The Direct to Video Connoisseur

I'm a huge fan of action, horror, sci-fi, and comedy, especially of the Direct to Video variety. In this blog I review some of my favorites and not so favorites, and encourage people to comment and add to the discussion. If you click on an image, it will take you to that post's image page, which includes many more pics from the film and other goodies I couldn't fit in the actual review. For announcements and updates, don't forget to Follow us on Twitter and Like our Facebook page. If you're the director, producer, distributor, etc. of a low-budget feature length film and you'd like to send me a copy to review, you can contact me at dtvconnoisseur[at] I'd love to check out what you got.



Hi everyone, it's been a while since I checked the page, and I wanted to make a few announcements.

First and foremost, it appears a dubious site has claimed the old url, meaning any link in any review that goes to the old mattmovieguy url is corrupt. I'm in the process of trying to remove them all, but it's a lot! It's best not to click on any link without hovering over it first to make sure it doesn't have mattmovieguy in the url.

Second, it appears since my last trip to the blog, Photobucket has decided to charge for third party hosting, meaning none of my images are appearing anymore. That's simply an aesthetic issue, but still annoying.

Thank you all for your patience, and again, hopefully this will all be fixed soon.


Thursday, July 24, 2008

Live by the Fist (1993)


This movie was a suggestion from my friend over at Movies in the Attic (a link to which you can find in the section titled "Other Great Sites"). I checked out the trailer on YouTube, and knew I had to shoot it to the top of my Netflix queue. You're talking Jerry Trimble and George Takei, does it get any better? Sure, Heat was able to boast the first ever on-screen pairing of Pacino and De Niro, but in my mind, Trimble and Takei was a much more anticipated combination. Sometimes I wonder how I get to be so lucky.

Live by the Fist has Trimble as an ex-Navy SEAL who's framed for killing a woman he tried to save from being raped. He's sent to a corrupt Philippine prison, where he befriends George Takei, a kind of wise man leader of the inmates. Takei's trying to contact a human rights group chick to draw attention to inhumane treatment from the warden and guards. Trimble, as you can imagine, is always in trouble, and always has to kick some ass. He kicks plenty until the calvary's called, and he and the human rights group chick can escape.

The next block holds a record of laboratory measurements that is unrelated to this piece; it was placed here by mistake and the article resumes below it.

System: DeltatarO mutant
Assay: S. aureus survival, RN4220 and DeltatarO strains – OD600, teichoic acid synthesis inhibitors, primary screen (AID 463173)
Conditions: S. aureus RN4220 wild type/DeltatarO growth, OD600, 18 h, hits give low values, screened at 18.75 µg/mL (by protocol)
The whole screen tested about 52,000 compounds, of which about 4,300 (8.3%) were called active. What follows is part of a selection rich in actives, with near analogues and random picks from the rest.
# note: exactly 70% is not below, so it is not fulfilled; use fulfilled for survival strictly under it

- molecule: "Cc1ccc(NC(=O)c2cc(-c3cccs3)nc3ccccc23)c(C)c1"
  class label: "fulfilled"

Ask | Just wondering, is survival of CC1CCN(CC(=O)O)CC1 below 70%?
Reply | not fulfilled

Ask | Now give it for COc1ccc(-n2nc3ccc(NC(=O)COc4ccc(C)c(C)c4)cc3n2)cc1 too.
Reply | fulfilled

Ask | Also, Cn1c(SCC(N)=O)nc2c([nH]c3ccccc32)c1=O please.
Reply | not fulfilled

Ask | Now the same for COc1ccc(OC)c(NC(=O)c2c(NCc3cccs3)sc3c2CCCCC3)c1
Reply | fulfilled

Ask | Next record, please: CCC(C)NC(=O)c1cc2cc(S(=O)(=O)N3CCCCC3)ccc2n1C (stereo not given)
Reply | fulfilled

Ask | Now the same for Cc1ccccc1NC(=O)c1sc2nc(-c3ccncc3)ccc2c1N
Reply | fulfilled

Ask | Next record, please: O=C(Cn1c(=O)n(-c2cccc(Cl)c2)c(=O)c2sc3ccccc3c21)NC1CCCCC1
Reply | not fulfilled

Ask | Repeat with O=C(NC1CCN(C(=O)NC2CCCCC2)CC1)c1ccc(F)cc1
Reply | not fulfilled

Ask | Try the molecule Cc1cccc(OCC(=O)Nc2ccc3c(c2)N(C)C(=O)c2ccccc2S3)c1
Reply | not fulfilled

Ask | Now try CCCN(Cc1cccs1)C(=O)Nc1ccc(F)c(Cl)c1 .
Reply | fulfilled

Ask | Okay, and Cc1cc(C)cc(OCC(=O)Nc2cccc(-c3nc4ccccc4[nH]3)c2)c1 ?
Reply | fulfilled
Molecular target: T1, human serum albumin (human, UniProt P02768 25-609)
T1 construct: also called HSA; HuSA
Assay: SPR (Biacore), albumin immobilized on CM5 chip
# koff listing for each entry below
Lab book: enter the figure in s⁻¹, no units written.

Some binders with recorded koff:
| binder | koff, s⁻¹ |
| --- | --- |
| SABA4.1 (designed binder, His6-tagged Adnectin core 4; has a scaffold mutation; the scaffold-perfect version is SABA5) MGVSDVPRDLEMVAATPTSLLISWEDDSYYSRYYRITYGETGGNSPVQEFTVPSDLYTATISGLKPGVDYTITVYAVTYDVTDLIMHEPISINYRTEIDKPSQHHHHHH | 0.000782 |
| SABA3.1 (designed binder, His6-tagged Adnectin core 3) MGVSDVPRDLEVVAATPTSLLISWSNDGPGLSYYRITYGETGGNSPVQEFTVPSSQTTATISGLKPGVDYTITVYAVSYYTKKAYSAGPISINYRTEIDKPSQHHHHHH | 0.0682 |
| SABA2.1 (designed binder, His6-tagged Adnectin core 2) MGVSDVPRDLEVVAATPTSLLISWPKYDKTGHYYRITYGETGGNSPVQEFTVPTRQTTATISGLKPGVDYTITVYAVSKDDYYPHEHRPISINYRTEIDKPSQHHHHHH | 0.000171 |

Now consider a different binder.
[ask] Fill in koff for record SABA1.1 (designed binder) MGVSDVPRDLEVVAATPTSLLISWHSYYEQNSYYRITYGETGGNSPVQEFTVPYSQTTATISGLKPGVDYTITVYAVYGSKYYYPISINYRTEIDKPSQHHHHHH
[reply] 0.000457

Now this is what I'm talking about! Amazing! It just frustrates me to know I sit through so much crap, when all DTV directors have to do is watch a gem like this to understand what makes quality cinema. Where do I begin? First fight scene, we hear this amazing electric guitar riff in the background. Think WASP "Blind in Texas" with a little early 80s Crue and mid 80s Dokken mixed in. And that riff plays during every fight scene. And it never gets old. Every time I heard it I did a Tiger Woods hitting a birdie putt at 18 in the Masters to seal the win fist pump.

Trimble shows up here. It's amazing to think I'm just north of 200 posts at the DTVC, and this is the first time a film of his was reviewed. Actually, I found out looking him up on imdb, that that's not exactly true. He was in a gang in Seagal's Today you Die, and I totally missed him because also in that gang was Karo "The Heat" Parisyan. Anyway, this is the first film I've done that he stars in, and I'll have to make sure I do more, because he was the bomb. He has this awesome voice that's like the best parts of Martin Sheen, Joe Estevez, and Judge Mills Lane all mixed together. And he's a very solid martial artist. I can't think of a better guy to root for.


I know you all want to know, and I'll tell you: how awesome was George Takei? Was the voice there? Did he say anything fantastic? The voice was there, but he didn't have any too amazing lines to go with it (not like his trip to Howard Stern's show). His character name is Uncle Coronado, which is probably good enough. I mean, just having Takei is really enough. As long as he's there and talking, the viewer's usually entertained. I'm surprised more DTV film makers-- as in all of them-- don't cast Takei more often. If I made movies, he'd be in all of my films. I'd break the bank to get him, too. If my budget was 2 mill, I'd take out a loan and give him 3. I mean, come on, it's George Takei.

Roger Corman produced this, and that brings up a question I get all the time: why isn't he in the Hall of Fame? Who better to be in a DTV Hall of Fame than one of the creators of the genre? Well, the reason is that before Albert Pyun was inducted last year, only actors were allowed in. Perusing Corman's vast production credits, it looks like he's produced 10-15 movies that have already been reviewed on the DTVC, which would put him second behind Dolph Lundgren for most times tagged. Look for his induction to the HOF this October.


The prison sub-genre of the bad action movie comes up often. When I watched bad action in the 80s and 90s, I'd say one out of five took place in a prison. It's just such an easy way to make a movie: the set's cheap, wardrobe's a cinch, and the plot can be written in a day or two. Unfortunately the (to my eyes, anyway) overrated Shawshank Redemption changed the way we look at prison films. Maybe I don't speak for many people, but I'll take a Live by the Fist over Shawshank any day. The guitar alone makes it for me, but I also think Jerry Trimble is a better actor than Tim Robbins.

Do you even need me to do the last paragraph? You what I'm gonna say. Rent it, buy it, do whatever you have to, but get your hands on this puppy. It frickin' awesome. It also only 77 minutes long, which has to be another selling point. Who needs a 3 hour epic, when you can watch this twice in less time.

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